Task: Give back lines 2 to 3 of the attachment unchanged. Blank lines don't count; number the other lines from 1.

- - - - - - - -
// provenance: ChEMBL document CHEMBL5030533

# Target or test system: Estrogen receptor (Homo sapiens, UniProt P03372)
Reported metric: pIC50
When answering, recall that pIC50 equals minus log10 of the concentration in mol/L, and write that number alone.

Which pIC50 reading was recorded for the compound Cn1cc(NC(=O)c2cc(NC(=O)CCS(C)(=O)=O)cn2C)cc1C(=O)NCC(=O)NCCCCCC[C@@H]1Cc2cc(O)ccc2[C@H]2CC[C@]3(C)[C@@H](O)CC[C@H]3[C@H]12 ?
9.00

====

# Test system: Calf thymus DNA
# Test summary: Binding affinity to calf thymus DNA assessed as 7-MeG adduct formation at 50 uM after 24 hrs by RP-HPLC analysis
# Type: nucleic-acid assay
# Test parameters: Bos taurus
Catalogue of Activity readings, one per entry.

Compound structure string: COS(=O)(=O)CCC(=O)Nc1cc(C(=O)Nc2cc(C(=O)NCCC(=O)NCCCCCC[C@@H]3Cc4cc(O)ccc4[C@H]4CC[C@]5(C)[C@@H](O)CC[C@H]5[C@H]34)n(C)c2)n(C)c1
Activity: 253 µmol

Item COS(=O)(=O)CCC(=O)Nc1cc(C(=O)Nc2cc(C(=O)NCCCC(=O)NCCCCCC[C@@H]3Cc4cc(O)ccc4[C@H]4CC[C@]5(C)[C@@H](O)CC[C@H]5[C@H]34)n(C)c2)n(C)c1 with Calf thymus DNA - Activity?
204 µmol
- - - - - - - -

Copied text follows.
# Target or test system: Estrogen receptor (Homo sapiens, UniProt P03372)
Reported metric: pIC50